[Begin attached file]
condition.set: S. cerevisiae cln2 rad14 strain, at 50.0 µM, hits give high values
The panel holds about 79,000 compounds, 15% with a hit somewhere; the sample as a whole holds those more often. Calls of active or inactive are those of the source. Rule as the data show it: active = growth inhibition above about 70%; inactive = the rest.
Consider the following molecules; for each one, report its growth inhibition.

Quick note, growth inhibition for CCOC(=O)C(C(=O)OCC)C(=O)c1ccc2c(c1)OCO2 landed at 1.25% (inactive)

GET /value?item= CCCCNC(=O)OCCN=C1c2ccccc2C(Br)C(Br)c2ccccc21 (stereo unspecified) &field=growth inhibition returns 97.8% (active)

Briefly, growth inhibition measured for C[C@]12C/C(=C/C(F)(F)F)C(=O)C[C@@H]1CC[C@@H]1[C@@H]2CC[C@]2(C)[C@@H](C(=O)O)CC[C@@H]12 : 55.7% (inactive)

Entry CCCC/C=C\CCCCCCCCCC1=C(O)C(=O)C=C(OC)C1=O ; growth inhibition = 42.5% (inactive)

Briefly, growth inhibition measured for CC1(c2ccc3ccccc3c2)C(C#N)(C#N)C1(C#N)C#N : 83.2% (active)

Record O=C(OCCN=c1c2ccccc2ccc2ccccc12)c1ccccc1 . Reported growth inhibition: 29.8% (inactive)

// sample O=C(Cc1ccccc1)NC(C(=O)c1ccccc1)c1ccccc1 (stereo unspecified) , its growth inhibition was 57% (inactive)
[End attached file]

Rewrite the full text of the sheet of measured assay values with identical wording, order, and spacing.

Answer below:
condition.set: S. cerevisiae cln2 rad14 strain, at 50.0 µM, hits give high values
The panel holds about 79,000 compounds, 15% with a hit somewhere; the sample as a whole holds those more often. Calls of active or inactive are those of the source. Rule as the data show it: active = growth inhibition above about 70%; inactive = the rest.
Consider the following molecules; for each one, report its growth inhibition.

Quick note, growth inhibition for CCOC(=O)C(C(=O)OCC)C(=O)c1ccc2c(c1)OCO2 landed at 1.25% (inactive)

GET /value?item= CCCCNC(=O)OCCN=C1c2ccccc2C(Br)C(Br)c2ccccc21 (stereo unspecified) &field=growth inhibition returns 97.8% (active)

Briefly, growth inhibition measured for C[C@]12C/C(=C/C(F)(F)F)C(=O)C[C@@H]1CC[C@@H]1[C@@H]2CC[C@]2(C)[C@@H](C(=O)O)CC[C@@H]12 : 55.7% (inactive)

Entry CCCC/C=C\CCCCCCCCCC1=C(O)C(=O)C=C(OC)C1=O ; growth inhibition = 42.5% (inactive)

Briefly, growth inhibition measured for CC1(c2ccc3ccccc3c2)C(C#N)(C#N)C1(C#N)C#N : 83.2% (active)

Record O=C(OCCN=c1c2ccccc2ccc2ccccc12)c1ccccc1 . Reported growth inhibition: 29.8% (inactive)

// sample O=C(Cc1ccccc1)NC(C(=O)c1ccccc1)c1ccccc1 (stereo unspecified) , its growth inhibition was 57% (inactive)